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A Feminist Legacy: The Rhetoric and Pedagogy of Gertrude Buck

“Same sex colleges have always been test beds for transformations among American women”—so read a recent article in the New York Times Magazine. Suzanne Bordelon’s biography and analysis of Gertrude Buck’s, (and, by extension, her partner Laura Johnson Wylie’s), tenure, pedagogy, and politics at Vassar College during the Progressive era (1890-1920) underscores these transformations—from the Suffrage movement to how rhetoric ought to be taught, from the development of the Little Theater movement to the democratization of society.

Buck, a student of John Dewey’s concept of education as key to democracy, expanded the classroom from just conveying information to a place where students were given the tools to reform and ultimately transform the greater society. She focused an activist pedagogy—using the tools of rhetoric—basing the assignments not only on student interests but developing moral citizens (48) who would function in an egalitarian democracy. Buck democratized the teaching of rhetoric, and put forward what we would recognize today as a progressive and feminist pedagogy. She integrated her own socio-political ethics into her teachings, stressing democratic principles to writing, augmentation, and the field of rhetoric. She and Wylie also practiced their feminism in the model they put forward in governing the department of English: a decentered, democratic model in which all the faculty had a voice.

In a letter to Vassar College President Henry Noble MacCracken from November 1918, Buck explained her emphasis on educating women students so they would be “capable of a greater degree of initiative and constructive intellectual activity than heretofore.” (55) She contended that the then-current educational norms were unchanged, and replicated “the military monarchy” or external authority, not a system for training “free born, thinking, self-responsible, government-making citizens of the twentieth century.” (55-56)

Her claim that the then-current education system produces what students seek—“units” (56)—is but a distant echo of the current cry on many college campuses today. Faculty decry contemporary students who are just seeking a college education as a means to a job, who focus on their grade point average rather than challenging themselves and developing critical thinking skills.

A Feminist Legacy is a window into cultural history and politics not only of the college classroom, but of the greater Poughkeepsie community, and the country. The college under President James Monroe Taylor (1886-1914) sought to educate “cultured but human, not leaders but good wives and mothers, truly liberal in things intellectual but conservate in matters social,” according to President Henry MacCracken (94), Taylor’s successor.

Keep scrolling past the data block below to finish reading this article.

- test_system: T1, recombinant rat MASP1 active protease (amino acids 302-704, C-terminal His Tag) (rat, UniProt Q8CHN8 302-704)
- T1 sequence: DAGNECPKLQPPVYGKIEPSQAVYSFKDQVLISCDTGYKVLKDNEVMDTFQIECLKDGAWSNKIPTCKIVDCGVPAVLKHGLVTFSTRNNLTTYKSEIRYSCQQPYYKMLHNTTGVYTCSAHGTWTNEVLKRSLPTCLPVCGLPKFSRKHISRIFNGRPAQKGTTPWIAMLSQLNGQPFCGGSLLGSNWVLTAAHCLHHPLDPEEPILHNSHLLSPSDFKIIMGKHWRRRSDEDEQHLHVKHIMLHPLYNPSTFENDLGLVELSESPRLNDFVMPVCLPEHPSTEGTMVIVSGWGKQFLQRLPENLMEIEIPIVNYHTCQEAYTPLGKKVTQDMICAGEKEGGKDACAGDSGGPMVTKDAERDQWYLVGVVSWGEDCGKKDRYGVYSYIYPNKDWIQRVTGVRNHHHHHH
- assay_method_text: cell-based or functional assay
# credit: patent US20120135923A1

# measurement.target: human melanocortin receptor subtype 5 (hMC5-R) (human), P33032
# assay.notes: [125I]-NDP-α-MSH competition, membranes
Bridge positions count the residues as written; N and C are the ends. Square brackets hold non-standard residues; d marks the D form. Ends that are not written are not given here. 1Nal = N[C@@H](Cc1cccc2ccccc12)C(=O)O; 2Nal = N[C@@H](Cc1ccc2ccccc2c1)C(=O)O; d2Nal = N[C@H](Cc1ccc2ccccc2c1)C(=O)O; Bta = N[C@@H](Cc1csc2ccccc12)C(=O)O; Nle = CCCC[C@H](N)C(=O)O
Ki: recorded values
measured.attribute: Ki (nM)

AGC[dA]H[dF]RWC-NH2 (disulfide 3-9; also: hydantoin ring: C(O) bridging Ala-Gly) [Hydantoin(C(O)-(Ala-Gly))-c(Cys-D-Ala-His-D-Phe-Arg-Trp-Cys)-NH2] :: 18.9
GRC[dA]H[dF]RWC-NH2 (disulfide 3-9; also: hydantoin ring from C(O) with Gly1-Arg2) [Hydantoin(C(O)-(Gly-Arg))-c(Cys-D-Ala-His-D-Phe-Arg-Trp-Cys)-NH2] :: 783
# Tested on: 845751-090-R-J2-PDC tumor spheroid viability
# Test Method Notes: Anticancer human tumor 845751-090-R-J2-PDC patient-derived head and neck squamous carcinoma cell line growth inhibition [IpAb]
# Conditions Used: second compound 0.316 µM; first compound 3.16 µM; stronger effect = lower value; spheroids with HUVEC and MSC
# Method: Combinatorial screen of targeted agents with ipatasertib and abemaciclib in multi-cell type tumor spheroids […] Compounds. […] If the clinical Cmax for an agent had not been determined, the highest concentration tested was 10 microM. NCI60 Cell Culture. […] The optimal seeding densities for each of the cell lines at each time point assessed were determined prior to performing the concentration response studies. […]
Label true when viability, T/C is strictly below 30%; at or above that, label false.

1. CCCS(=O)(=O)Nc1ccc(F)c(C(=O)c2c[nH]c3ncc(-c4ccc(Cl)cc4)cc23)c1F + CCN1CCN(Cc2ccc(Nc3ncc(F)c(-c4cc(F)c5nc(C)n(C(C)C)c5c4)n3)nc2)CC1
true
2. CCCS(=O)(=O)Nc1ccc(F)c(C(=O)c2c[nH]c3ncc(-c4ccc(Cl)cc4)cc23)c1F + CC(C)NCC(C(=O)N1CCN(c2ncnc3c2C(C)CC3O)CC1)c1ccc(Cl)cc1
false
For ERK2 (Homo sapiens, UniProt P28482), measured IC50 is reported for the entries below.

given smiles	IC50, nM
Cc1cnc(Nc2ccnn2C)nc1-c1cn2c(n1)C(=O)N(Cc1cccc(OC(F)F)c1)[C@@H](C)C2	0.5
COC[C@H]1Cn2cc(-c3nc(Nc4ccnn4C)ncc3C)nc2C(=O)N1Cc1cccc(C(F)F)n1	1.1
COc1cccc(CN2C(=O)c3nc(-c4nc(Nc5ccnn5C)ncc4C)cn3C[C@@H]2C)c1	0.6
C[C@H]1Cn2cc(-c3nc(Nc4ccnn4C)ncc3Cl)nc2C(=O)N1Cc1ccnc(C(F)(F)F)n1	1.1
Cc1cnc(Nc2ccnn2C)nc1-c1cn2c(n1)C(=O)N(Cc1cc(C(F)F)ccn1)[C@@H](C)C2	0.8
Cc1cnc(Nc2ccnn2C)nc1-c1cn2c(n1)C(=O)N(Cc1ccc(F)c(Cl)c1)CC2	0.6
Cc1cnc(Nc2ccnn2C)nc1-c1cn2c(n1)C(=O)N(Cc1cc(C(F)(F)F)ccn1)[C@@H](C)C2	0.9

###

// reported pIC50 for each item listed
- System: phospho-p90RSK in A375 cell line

To this end, Vassar College originally sought to remove students from politics, limiting debates and lectures on issues such as the suffrage movement which MacCracken viewed as propaganda. Vassar suffragists were prohibited from organizing and meeting on campus. Inez Milholland, then an undergraduate student at Vassar, circumvented this policy by holding a suffrage meeting in the cemetery adjacent to campus. Laura Wylie set up the women’s suffrage Party of Poughkeepsie shortly thereafter. Buck challenged the patriarchy herself, with the publication of two limericks, in one of which she implied that women might also participate in their own oppression, what feminist theorists today call being “internally colonized.” In the other limerick, Buck notes that male privilege is at women’s expense. Both concepts are key to feminist theory today.  

Bordelon explores Buck’s development of the Little Theater movement on Vassar’s campus, which is well demonstrated by one of her most famous students Edna St. Vincent Millay. Under Buck’s guidance, Millay not only wrote but acted in various productions, a collaborative venture (149).

Buck also focused on “town-gown” issues, striving to socialize education and address social justice concerns as she tried to enrich our democracy. To this end, Buck created the Poughkeepsie Community Theatre, literally bridging the gap between the upper-middle class women attending Vassar College and the diverse community outside its gates.

A Feminist Legacy allows the reader to witness the transformations that were happening politically and socially for women not only in Vassar’s classrooms, but in the microcosm that was at that time Middle America. Unfortunately, the book is more reminiscent of an academic dissertation, with far more theory and analysis than necessary. At times, I feel that Bordelon was reiterating primary sources for the reader instead of following Buck’s own pedagogy and allowing the reader to get involved with the subject on her own. I learned a lot, but I do not think many will be willing to slog on through the dense and dry prose that belies the exciting educational, social and political life of Gertrude Buck, Vassar College, and Poughkeepsie at the beginning of the last century.  

-- JoAnne Myer

 

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